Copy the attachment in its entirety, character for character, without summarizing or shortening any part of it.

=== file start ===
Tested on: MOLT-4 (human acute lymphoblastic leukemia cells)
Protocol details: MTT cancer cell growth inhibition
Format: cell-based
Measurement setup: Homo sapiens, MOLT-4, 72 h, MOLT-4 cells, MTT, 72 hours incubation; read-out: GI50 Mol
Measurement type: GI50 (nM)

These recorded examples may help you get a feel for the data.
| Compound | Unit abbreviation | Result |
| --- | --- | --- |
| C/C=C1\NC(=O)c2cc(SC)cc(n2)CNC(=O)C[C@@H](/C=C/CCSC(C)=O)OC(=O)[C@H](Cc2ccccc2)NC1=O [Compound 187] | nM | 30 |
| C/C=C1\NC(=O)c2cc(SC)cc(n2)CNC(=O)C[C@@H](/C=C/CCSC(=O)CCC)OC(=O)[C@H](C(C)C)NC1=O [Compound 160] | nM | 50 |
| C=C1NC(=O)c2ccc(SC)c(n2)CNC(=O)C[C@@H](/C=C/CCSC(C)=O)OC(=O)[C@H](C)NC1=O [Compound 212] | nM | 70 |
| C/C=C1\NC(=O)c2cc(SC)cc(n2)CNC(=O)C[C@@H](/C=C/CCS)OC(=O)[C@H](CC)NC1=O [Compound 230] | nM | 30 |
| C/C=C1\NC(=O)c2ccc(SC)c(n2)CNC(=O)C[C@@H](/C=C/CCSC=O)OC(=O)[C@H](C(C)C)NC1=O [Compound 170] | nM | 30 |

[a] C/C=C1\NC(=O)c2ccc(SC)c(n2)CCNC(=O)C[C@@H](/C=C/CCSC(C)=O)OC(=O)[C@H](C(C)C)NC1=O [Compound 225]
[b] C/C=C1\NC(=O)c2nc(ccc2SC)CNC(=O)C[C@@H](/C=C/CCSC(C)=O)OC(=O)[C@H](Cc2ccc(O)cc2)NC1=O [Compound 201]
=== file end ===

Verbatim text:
Tested on: MOLT-4 (human acute lymphoblastic leukemia cells)
Protocol details: MTT cancer cell growth inhibition
Format: cell-based
Measurement setup: Homo sapiens, MOLT-4, 72 h, MOLT-4 cells, MTT, 72 hours incubation; read-out: GI50 Mol
Measurement type: GI50 (nM)

These recorded examples may help you get a feel for the data.
| Compound | Unit abbreviation | Result |
| --- | --- | --- |
| C/C=C1\NC(=O)c2cc(SC)cc(n2)CNC(=O)C[C@@H](/C=C/CCSC(C)=O)OC(=O)[C@H](Cc2ccccc2)NC1=O [Compound 187] | nM | 30 |
| C/C=C1\NC(=O)c2cc(SC)cc(n2)CNC(=O)C[C@@H](/C=C/CCSC(=O)CCC)OC(=O)[C@H](C(C)C)NC1=O [Compound 160] | nM | 50 |
| C=C1NC(=O)c2ccc(SC)c(n2)CNC(=O)C[C@@H](/C=C/CCSC(C)=O)OC(=O)[C@H](C)NC1=O [Compound 212] | nM | 70 |
| C/C=C1\NC(=O)c2cc(SC)cc(n2)CNC(=O)C[C@@H](/C=C/CCS)OC(=O)[C@H](CC)NC1=O [Compound 230] | nM | 30 |
| C/C=C1\NC(=O)c2ccc(SC)c(n2)CNC(=O)C[C@@H](/C=C/CCSC=O)OC(=O)[C@H](C(C)C)NC1=O [Compound 170] | nM | 30 |

[a] C/C=C1\NC(=O)c2ccc(SC)c(n2)CCNC(=O)C[C@@H](/C=C/CCSC(C)=O)OC(=O)[C@H](C(C)C)NC1=O [Compound 225]
[b] C/C=C1\NC(=O)c2nc(ccc2SC)CNC(=O)C[C@@H](/C=C/CCSC(C)=O)OC(=O)[C@H](Cc2ccc(O)cc2)NC1=O [Compound 201]